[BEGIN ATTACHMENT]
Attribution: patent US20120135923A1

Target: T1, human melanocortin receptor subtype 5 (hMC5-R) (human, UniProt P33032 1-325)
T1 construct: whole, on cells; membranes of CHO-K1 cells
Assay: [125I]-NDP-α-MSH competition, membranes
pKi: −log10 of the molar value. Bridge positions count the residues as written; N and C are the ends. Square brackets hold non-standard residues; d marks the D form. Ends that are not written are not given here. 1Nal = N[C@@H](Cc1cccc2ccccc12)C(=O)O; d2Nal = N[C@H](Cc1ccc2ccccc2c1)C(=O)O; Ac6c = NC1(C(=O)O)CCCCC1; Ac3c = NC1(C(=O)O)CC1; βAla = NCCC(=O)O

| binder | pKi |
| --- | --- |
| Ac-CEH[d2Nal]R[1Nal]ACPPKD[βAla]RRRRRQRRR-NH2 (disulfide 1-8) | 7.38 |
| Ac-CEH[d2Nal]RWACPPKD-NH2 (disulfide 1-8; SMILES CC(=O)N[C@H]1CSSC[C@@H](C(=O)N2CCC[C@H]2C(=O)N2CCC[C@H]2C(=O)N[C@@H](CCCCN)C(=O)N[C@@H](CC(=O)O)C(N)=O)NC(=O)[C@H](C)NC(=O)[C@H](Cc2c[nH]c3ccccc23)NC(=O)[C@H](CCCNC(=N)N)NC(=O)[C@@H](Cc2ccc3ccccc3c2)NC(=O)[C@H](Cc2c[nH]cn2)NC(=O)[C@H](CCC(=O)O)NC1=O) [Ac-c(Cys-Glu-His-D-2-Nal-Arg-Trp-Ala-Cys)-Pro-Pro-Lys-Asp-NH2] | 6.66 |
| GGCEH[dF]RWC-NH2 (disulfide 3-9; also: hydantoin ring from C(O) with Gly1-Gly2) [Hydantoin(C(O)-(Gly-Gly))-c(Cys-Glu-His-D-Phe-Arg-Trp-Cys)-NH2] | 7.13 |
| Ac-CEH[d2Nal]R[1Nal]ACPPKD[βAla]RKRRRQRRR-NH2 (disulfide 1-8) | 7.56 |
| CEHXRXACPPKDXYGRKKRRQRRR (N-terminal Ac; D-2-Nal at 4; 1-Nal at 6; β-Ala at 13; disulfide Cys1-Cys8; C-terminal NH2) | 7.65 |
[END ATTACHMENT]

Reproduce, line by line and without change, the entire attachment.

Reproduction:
Attribution: patent US20120135923A1

Target: T1, human melanocortin receptor subtype 5 (hMC5-R) (human, UniProt P33032 1-325)
T1 construct: whole, on cells; membranes of CHO-K1 cells
Assay: [125I]-NDP-α-MSH competition, membranes
pKi: −log10 of the molar value. Bridge positions count the residues as written; N and C are the ends. Square brackets hold non-standard residues; d marks the D form. Ends that are not written are not given here. 1Nal = N[C@@H](Cc1cccc2ccccc12)C(=O)O; d2Nal = N[C@H](Cc1ccc2ccccc2c1)C(=O)O; Ac6c = NC1(C(=O)O)CCCCC1; Ac3c = NC1(C(=O)O)CC1; βAla = NCCC(=O)O

| binder | pKi |
| --- | --- |
| Ac-CEH[d2Nal]R[1Nal]ACPPKD[βAla]RRRRRQRRR-NH2 (disulfide 1-8) | 7.38 |
| Ac-CEH[d2Nal]RWACPPKD-NH2 (disulfide 1-8; SMILES CC(=O)N[C@H]1CSSC[C@@H](C(=O)N2CCC[C@H]2C(=O)N2CCC[C@H]2C(=O)N[C@@H](CCCCN)C(=O)N[C@@H](CC(=O)O)C(N)=O)NC(=O)[C@H](C)NC(=O)[C@H](Cc2c[nH]c3ccccc23)NC(=O)[C@H](CCCNC(=N)N)NC(=O)[C@@H](Cc2ccc3ccccc3c2)NC(=O)[C@H](Cc2c[nH]cn2)NC(=O)[C@H](CCC(=O)O)NC1=O) [Ac-c(Cys-Glu-His-D-2-Nal-Arg-Trp-Ala-Cys)-Pro-Pro-Lys-Asp-NH2] | 6.66 |
| GGCEH[dF]RWC-NH2 (disulfide 3-9; also: hydantoin ring from C(O) with Gly1-Gly2) [Hydantoin(C(O)-(Gly-Gly))-c(Cys-Glu-His-D-Phe-Arg-Trp-Cys)-NH2] | 7.13 |
| Ac-CEH[d2Nal]R[1Nal]ACPPKD[βAla]RKRRRQRRR-NH2 (disulfide 1-8) | 7.56 |
| CEHXRXACPPKDXYGRKKRRQRRR (N-terminal Ac; D-2-Nal at 4; 1-Nal at 6; β-Ala at 13; disulfide Cys1-Cys8; C-terminal NH2) | 7.65 |